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Acta Médica Costarricense

versão On-line ISSN 0001-6002versão impressa ISSN 0001-6012

Acta méd. costarric vol.63 no.2 San José Abr./Jun. 2021



Prevalence of sarcopenia in the elderly adult population in Costa Rica

Isabel Barrientos-Calvo1 

Ernesto Picado-Ovares2  

1Hospital Nacional de Geriatría y Gerontología, Departamento de Geriatría y Soporte Nutricional y Unidad de Investigación. San José, Costa Rica.

2Hospital Nacional de Geriatría y Gerontología, Departamento de Atención Comunitaria y Unidad de Investigación. San José, Costa Rica

In 1989, Irwin Rosenberg used the term “sarcopenia” (from the Greek sarx: flesh and penia or loss), to describe the decline in muscle mass related to aging. 1 His definition has been expanded in the last 20 years, referring to sarcopenia as the decrease in muscle mass and strength, with repercussions on functional performance, resulting in adverse consequences such as functional impairment, falls, hospitalizations, and poor quality of life and increased mortality.2-5

Its prevalence varies in the different reviews carried out, due to the different measurement methods.6-10 The European Working Group for the Study of Sarcopenia (EWGSOP)11 established the diagnostic criteria for defining sarcopenia, which has made it possible to homogenize the findings of its prevalence.

Cooker and Wolf (2012)3 noted the presence of sarcopenia among people aged 60-70 years in the community at 5-13% and up to 68% in the institutionalized population. In the Health Aging and Body Composition Study, the prevalence of sarcopenia in the community was 14% to 18%,10 while other authors in the same setting have documented it in up to 29% of the population.11

In Mexico, with the EWGSOP criteria, elderly adults with sarcopenia were identified in 33.6%, being more prevalent in those over 80 years of age (50.4%),12 this prevalence has been reported to be lower when standardized measures are used for the Mexican population, being 11.07%.13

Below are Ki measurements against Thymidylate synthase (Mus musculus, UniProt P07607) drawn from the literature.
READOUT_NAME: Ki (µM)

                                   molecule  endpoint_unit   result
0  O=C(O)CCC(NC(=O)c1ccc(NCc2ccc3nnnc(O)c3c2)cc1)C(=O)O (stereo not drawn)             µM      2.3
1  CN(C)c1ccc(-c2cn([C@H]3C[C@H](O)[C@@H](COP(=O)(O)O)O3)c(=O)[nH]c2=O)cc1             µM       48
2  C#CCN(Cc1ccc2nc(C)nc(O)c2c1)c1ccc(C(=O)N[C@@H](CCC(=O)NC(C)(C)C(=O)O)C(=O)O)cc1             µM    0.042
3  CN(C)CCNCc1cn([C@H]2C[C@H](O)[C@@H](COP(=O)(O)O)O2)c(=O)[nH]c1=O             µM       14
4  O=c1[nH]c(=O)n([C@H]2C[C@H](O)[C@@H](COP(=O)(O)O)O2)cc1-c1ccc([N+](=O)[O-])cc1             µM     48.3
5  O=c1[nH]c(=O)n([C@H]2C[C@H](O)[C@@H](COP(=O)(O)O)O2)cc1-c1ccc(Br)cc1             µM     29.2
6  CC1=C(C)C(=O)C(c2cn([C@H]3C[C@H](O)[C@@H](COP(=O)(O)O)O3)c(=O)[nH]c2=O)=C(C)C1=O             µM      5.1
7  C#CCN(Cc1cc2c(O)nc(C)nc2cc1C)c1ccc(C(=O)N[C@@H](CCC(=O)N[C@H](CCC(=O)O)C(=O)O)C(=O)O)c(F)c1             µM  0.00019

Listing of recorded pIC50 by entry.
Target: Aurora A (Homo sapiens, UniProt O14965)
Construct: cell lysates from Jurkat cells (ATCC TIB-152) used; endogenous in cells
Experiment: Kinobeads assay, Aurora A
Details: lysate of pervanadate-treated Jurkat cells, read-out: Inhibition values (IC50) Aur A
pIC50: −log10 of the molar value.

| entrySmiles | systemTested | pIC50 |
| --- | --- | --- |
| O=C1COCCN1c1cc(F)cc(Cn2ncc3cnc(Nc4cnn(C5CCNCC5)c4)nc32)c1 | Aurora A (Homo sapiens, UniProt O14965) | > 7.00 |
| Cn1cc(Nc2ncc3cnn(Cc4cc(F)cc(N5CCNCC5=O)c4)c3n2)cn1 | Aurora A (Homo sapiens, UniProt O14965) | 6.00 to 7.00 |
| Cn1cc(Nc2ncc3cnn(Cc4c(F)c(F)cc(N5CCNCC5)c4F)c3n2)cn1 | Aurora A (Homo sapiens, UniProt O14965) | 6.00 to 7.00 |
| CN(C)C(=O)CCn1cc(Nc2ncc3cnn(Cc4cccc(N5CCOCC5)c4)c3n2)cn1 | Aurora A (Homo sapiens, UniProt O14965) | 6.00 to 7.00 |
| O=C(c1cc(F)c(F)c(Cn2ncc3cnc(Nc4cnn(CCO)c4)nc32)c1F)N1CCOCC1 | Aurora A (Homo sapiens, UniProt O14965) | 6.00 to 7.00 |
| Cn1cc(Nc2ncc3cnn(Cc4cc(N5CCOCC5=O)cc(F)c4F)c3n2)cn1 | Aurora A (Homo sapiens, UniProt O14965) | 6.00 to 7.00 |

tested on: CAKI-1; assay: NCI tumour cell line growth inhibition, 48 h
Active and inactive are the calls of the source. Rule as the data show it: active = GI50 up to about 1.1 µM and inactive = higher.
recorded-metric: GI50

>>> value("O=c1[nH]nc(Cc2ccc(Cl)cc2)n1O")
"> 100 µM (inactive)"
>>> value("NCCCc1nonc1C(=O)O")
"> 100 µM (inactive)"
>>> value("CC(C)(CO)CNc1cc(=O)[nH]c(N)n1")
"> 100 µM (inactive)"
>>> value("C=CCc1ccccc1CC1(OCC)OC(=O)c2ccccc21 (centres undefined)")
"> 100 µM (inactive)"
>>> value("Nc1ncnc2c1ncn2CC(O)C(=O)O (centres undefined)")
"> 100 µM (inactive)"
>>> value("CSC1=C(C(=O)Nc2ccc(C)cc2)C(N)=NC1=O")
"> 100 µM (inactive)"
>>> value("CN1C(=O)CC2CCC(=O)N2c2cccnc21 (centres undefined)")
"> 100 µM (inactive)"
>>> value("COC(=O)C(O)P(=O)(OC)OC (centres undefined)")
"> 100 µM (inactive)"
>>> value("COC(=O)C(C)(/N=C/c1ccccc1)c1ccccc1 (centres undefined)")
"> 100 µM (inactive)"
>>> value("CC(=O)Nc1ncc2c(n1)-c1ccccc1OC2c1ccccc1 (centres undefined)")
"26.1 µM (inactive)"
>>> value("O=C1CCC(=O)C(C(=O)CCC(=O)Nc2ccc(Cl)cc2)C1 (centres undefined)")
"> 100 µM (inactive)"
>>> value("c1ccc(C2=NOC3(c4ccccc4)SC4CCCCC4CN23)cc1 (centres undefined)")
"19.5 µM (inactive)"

Sarcopenia is a multifactorial process, among its main etiologies are the chronic low-grade inflammatory state that characterizes aging, low dietary protein intake, sedentary lifestyle, hormonal changes such as testosterone depletion, vitamin D deficiency, and insulin resistance, and chronic decompensated diseases. 7,14

Due to the adverse effects of sarcopenia and the variability of data regarding its prevalence, information from Costa Rica: Study of Longevity and Healthy Aging (CRELES) was used to determine the prevalence of sarcopenia using the EWGSOP2 criteria, as well as the associated factors in the Costa Rican elderly adult population.



Based on the CRELES study (Costa Rica: Study of Longevity and Healthy Aging), and using the public databases available on the web page of the Central American Population Center of the University of Costa Rica, the analysis were carried out using the cohort of elderly adults aged 60 years or more.

The development objective of CRELES is explained in other publications. 15,16 CRELES is a longitudinal study with three rounds of study, the first in 2005, then in 2007, and finally in 2009.

For this study, we used data from the first round of interviews, conducted from November 2004 to September 2006, based on a representative sample of about 3000 adults born in 1945 or earlier and residing in Costa Rica in the year 2000.


For this analysis, and after eliminating subjects with missing data on the variables to be studied, the final sample was 2516 people aged 60 and over.


Sociodemographic variables such as age, sex, economic income, level of education, cohabitation, self-perception of health, reported physical activity, reported comorbidities, anthropometric variables, muscle strength and physical performance tests such as the 5 times timed stand-up and sit-down test and walking speed were included, this was measured over a distance of 3 meters.

To define sarcopenia, the criteria of the European Working Group for the Study of Sarcopenia 2 (EWGSOP) were used together with the cut-off points of the Sarcopenia Project of the Foundation for the National Institutes of Health (FNIH):

  • Low muscle mass. In the absence of body composition methods, calf circumference (WC) was used. A value of less than 31 cm was considered as low muscle mass for both sexes.

  • Low Muscle strength. Muscle strength was obtained through grip strength, with a Jamar hydraulic dynamometer ©. The maximum measurement in kg obtained with the dominant limb was used. For this study, the cut-off points were adjusted according to gender.

Therefore, sarcopenic were defined as persons with a PC below 31 cm with muscle strength of <27 kg in men and <16 kg in women; those who did not meet this condition were classified as non-sarcopenic.

Statistical analysis